See a player, smile, hug and smile. He repeated the sequence again and again on the floor of the First Union Center, the way he has in arenas in every time zone in the country.
He gets the last laugh. Again.
The season ends, Phil Jackson lights a cigar.
Sounds like Red Auerbach? Get used to it. It's getting more and more difficult to mention one without the other.
When asked to rate Jackson, Laker forward Horace Grant said: "He and Red Auerbach have to be 1 and 1A, the best coaches who ever coached the game."
He wouldn't differentiate between which was which, but if the Lakers keep winning, the numbers will do it for him.
When the Lakers swept the San Antonio Spurs in the Western Conference Finals, Jackson moved past Auerbach's record of 18 consecutive playoff series victories. Jackson now has won 20 in a row.
And Jackson has coached his teams to eight championships, moving him to within one of the standard set by Red Auerbach.
Jackson was relieved to find out Red's record was "only" nine.
"Somebody said 10 the other day and I was concerned I'd have to stay in this game longer than that," he said.
"You know, it's incredible to be in this position as a coach, knowing that this run for the last decade has just been incredible for my coaching career on a personal level. But everything revolves around a team, revolves around a staff that I've assembled and has been around me during those periods of years.
"It's impossible for me to look back and to be in the same level of Red Auerbach or other coaches that have coached in this game for years. I've been in the right spot and I've been fortunate to have players that put me in this position."
You think Auerbach won with a bunch of chumps? A solid 10% of the NBA's 50 all-time greatest players wore the Boston Celtic uniform for him: Bob Cousy, John Havlicek, Sam Jones, Bill Russell and Bill Sharman.
The egos might have been as large back in the 1960s, but the attention and scrutiny was nowhere near as great.
The fact that Jackson has managed to corral the wills and attitudes of everyone from Jordan to Pippen to O'Neal to Bryant and everyone he asked to play supporting roles around them is what makes him a key part of all those championships, not merely a cast member.
Fixing this Laker team--when O'Neal and Bryant clashed over the direction and leadership of the club and the bickering was national news--was his greatest challenge.
That's why he said this championship was both his "most difficult and rewarding."
It goes down as his top accomplishment.
"This team had some growing to do," assistant coach Jim Cleamons said. "There was a point in time that we could have gone one way or another, and I'm so happy we went in a positive direction.
"In the end they saw that coming together and staying together allowed things to be accomplished. I think that was the message that we had to learn collectively as a team.
"[Jackson] knows the pulse of this team. He has to understand the vision and where he wants us to go. I think the team in the end, they came together and they fulfilled the vision he had for them."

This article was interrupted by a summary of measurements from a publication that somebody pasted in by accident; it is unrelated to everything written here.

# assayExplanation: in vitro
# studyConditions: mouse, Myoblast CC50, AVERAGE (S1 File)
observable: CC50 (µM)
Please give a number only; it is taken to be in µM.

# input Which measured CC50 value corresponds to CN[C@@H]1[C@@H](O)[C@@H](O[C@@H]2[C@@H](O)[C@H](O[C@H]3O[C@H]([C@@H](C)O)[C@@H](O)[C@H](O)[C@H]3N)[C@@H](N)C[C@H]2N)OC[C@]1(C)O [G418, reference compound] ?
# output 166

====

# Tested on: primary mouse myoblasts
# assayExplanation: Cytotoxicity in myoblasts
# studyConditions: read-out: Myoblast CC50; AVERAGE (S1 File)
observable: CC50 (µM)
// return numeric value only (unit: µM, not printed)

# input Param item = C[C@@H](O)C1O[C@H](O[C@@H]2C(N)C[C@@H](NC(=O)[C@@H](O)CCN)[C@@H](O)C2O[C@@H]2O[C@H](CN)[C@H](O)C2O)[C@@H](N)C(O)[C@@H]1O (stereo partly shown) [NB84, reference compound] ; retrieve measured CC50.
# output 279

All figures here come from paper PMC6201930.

After his team swept through the first three rounds of the playoffs, Jackson ran up against Philadelphia 76er Coach Larry Brown--one of the few times Jackson wasn't automatically handed the edge in the coaching matchups.
Brown struggled to piece together combinations from his injury-riddled roster that could work.
At times, Brown's multiple moves made him look like he held a decisive upper hand in the coaching matchup. But it also subjected him to more second-guessing.
Brown's forte is taking teams and willing them to greater heights. He even had a winning record when he coached the Clippers. But for all of his coaching ability, this was his first trip to the NBA Finals.
Brown tends to draw more compassion than Jackson. You see Brown's basset-hound face, hear that weary-sounding voice and you want go give him a blanket and a sandwich.
Jackson can't win. People get mad when he sits stoically, they get mad when he smiles.
Yes, there's an arrogance to Jackson. But he wears it very well, to the point it's kind of appealing. When he tries modesty, such as his pregame remark that "in the unlikely but fortunate event that we should prevail in this game," it doesn't work for him.
But he has this: His coaching style is the least egomaniacal in the NBA.
In contrast to many of the league's coaches who jump around the sidelines, signal for plays every trip downcourt and call timeouts whenever their team gives up back-to-back baskets, Jackson does little during a game to call attention to himself.
When things are going against the Lakers, he'll sit by, refusing to call timeout. Same for his approach to the internal chaos.
With the town--including this mouth--screaming for Jackson to mend the Shaq-Kobe rift that threatened to tear the team apart, with the faith his superstars had in him wavering, he let them settle it themselves. He insists it builds character.
His ways also send the message to players that they are men, that he trusts them enough to make their own decisions.
He did levy fines this season, for everything from being late to practice to not getting back on defense.
But the convergence of this team into a powerful force that wins its final eight regular-season games, then posts an unprecedented 15-1 record in the playoffs came from within.
And it came from the environment created by Jackson.
Add the championship ring he won playing for the New York Knicks and his total of nine puts him only two behind the all-time jewelry standard of Bill Russell.
You don't even to look to know he's in the room anymore. Just smell the cigar smoke.
J.A. Adande can be reached at email@example.com.